That fabled 350 ci swelled up like a sow's belly, displacing a sumptuous 406 ci. McCool and Marc did the build after Performance Products in Phoenix, completed the necessary block work and balancing the rotating assembly. The plan was moderation; big displacement for a vivid low-end and just enough stick to let it breathe well on the top. Keith Black hypereutectic pistons with Total Seal ring packs squeeze up a compression ratio of 10.35:1 with Trick Flow Super 23 195 CNC-profiled combustion chambers holding 2.02/1.60 valves. A Scat nodular iron crankshaft and Scat forged rods hold up the bottom end. A semi-bumpy stick was in their thoughts, too, a Comp Cams flat tappet XE284H-10 hydraulic sporting 240/246 degrees duration at 0.050 and a lift of 0.507/0.510-inch. Complementary equipment includes Comp valvesprings, pushrods, and 1.6:1 roller rocker arms. Pushrod guides, retainers, and locks are Trick Flow items. A Moroso sump, windage tray, and pump do the oiling and return via a Chevy truck oil cooler. Fuel is atomized by a 750-cfm Race Demon carburetor and dispersed through the tunnels of an Edelbrock Victor Jr. intake manifold. High voltage rips from an MSD 6A box; gases resultant are sucked away by Hooker Super Comp headers measuring 17/8x30 inches. Though rarely invoked, Marc's got a button for the NOS Super Power Shot juice system worthy of 100-150 hp. On the pump, the big little-block produced 503.5 hp at 5,900 rpm and 496.6 lb-ft of grunt at 4,450 rpm. Though he aims to feature an overdriven 700-R4 to bring his car in compliance with the Pro Touring shtick, Marc currently runs a manual shift Turbo 350 and a 10-inch B&M Holeshot converter with a 3,200-rpm stall speed. Transmission fluid courses through a Flex-A-Lite cooler. South Bay Driveline made him a custom driveshaft (that passes through a Marc-built driveshaft safety loop) to transfer torque to the 10-bolt (3.42:1 gears, Eaton differential, and Moser axleshafts) that was once beneath a WS6 Firebird. With the old 3.90:1 gears, Marc's 3,700-pound car ripped off a best quarter-mile of 11.44.
Rubber And Steel
Vintage Wheel Works V40 alloys, with media-blasted spiders and machined lips, seem the perfect complement to the Camaro's dusky suit. The "littles" are 17x8 with 255/45 BFG g-Force Sports. The "bigs" are 17x9.5, turning 295/45 Mickey Thompson Street Radial II stickies. Peeking from behind those spokes, are stock front calipers and R1 Concepts 11.01-inch front and 11.45 rear discs. The back brakes came with the WS6 axle and utilize drilled and slotted R1 Concept rotors.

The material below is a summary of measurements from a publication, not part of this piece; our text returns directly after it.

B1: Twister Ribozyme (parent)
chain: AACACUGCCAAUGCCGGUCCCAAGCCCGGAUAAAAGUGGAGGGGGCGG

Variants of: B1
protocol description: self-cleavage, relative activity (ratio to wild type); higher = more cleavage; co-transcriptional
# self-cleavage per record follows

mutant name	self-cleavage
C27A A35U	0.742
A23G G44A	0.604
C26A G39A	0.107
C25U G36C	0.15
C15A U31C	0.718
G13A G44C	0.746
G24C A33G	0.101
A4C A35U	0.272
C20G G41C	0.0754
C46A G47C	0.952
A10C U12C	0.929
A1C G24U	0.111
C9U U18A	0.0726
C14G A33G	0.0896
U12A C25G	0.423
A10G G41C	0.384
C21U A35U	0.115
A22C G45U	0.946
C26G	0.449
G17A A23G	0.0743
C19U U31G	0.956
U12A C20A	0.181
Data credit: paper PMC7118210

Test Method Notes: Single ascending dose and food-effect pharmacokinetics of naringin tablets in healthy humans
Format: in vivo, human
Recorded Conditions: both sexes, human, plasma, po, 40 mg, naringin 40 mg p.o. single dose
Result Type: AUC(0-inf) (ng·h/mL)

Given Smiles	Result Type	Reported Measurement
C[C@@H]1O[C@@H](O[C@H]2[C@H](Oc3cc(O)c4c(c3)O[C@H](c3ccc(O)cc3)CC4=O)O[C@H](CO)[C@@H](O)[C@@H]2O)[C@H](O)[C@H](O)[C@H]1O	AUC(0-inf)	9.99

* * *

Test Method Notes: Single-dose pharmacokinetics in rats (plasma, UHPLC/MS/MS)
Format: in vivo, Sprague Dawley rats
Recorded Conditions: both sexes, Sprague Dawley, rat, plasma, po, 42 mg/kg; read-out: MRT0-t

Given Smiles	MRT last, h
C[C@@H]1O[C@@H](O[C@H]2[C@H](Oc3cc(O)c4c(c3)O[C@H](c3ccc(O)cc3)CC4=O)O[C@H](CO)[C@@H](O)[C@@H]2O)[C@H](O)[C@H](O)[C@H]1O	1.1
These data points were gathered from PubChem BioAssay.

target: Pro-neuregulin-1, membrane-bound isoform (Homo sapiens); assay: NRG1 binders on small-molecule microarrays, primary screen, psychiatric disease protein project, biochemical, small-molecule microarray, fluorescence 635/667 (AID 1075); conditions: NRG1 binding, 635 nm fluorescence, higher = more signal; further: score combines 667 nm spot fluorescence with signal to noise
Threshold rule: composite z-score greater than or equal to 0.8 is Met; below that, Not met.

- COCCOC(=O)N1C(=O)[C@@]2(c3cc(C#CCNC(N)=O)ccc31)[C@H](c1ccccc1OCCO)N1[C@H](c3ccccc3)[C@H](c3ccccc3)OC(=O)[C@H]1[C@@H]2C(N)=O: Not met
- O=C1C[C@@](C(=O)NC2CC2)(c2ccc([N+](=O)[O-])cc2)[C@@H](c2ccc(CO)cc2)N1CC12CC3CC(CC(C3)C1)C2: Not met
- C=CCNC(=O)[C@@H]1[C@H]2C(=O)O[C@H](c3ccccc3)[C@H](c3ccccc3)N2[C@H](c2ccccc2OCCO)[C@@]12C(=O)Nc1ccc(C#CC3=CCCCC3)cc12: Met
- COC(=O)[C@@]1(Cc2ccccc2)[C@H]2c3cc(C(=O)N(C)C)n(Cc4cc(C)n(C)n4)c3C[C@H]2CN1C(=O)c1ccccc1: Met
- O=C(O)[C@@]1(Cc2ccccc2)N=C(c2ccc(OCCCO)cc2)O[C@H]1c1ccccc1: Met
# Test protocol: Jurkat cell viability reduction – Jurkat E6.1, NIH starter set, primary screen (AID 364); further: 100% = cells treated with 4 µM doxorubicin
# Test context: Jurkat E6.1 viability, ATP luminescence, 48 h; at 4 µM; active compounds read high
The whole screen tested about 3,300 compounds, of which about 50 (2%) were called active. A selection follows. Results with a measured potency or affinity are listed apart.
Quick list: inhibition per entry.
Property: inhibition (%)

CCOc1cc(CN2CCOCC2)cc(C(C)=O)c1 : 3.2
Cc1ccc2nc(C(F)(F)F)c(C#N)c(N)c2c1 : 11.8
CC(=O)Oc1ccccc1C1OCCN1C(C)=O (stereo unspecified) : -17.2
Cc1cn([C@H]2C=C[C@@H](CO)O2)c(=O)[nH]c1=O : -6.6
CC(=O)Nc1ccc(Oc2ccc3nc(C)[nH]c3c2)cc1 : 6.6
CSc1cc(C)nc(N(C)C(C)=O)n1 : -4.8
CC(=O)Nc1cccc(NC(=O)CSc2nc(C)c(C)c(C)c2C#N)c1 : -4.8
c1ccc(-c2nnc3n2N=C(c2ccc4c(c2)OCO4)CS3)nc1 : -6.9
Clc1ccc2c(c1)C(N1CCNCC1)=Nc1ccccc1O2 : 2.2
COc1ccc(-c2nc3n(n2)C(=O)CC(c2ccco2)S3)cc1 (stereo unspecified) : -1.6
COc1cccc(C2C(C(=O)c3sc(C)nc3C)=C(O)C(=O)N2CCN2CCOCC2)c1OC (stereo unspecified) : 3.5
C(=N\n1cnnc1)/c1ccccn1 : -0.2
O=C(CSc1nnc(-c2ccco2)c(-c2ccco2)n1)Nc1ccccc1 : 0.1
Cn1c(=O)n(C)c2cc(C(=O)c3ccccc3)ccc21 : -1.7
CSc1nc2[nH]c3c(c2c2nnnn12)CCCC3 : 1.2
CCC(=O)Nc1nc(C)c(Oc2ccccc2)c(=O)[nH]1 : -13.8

When Marc was fixing the sheetmetal and tending to the former mosquito theme park, he shaved all the script and sundry markings from the body. Brett at Capitol Auto Body in San Jose, California, finished the sheetmetal and applied DuPont single-stage blue and the contrasting Z28 accents to the decklid and the 3-inch cowl hood.
On The Dark Side
Bodero and McCool tempered the chassis with Hotchkis front and rear lowering springs, homemade subframe connectors, and accompanying Bilstein shock valving. They also relocated the mounting points for the rear shock absorbers to the inside of the frame for tire clearance. Wheelhop is doused by Competition Engineering Slide-A-Link traction bars. The steering is manual.
Marc padded the interior with a field of vinyl, up the doors and over the Scat Procar Rally Series 1000 buckets and matching bench. Fat lap belts replace the OE strips, otherwise the theme is a return-to-stock but accented by a Grant steering wheel and a gauge cluster built by the owner to house a gaggle of Auto Meter Sport Comp gauges. Climate control is by open window but the sound system is a bit more sophisticated-Pioneer head/CD player and Polk speakers. There's a roll-control button within easy reach on the shifter and Marc arms the juice system by flipping a switch next to the radio. His right hand is on the B&M Pro Bandit ratchet.